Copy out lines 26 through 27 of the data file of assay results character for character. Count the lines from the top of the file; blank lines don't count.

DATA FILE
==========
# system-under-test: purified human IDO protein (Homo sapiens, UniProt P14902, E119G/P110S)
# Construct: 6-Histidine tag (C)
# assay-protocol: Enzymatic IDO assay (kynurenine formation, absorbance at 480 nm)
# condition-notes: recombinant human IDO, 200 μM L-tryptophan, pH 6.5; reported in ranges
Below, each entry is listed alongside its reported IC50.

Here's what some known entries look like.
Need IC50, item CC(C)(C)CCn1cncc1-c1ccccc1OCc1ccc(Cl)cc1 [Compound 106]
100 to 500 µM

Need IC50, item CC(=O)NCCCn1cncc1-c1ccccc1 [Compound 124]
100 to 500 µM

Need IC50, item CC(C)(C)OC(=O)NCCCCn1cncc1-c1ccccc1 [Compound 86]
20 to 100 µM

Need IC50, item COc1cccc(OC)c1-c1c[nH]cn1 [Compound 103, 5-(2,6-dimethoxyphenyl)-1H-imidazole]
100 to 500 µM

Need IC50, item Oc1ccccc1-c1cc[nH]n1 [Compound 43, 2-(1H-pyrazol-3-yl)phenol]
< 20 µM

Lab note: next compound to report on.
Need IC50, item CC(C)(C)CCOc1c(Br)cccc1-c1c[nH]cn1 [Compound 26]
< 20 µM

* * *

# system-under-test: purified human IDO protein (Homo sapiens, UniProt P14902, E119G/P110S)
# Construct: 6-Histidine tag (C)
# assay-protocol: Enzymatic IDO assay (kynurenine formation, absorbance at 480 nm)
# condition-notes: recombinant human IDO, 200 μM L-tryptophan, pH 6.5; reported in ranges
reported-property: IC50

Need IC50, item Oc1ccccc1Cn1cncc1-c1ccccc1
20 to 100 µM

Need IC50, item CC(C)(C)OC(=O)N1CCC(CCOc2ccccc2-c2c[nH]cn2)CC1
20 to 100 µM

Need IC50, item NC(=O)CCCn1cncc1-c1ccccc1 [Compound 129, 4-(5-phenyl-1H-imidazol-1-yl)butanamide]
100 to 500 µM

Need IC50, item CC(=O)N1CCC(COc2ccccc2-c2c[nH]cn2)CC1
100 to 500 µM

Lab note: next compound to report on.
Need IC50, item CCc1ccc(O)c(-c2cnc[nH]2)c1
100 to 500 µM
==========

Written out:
Need IC50, item Oc1ccccc1Cn1cncc1-c1ccccc1
20 to 100 µM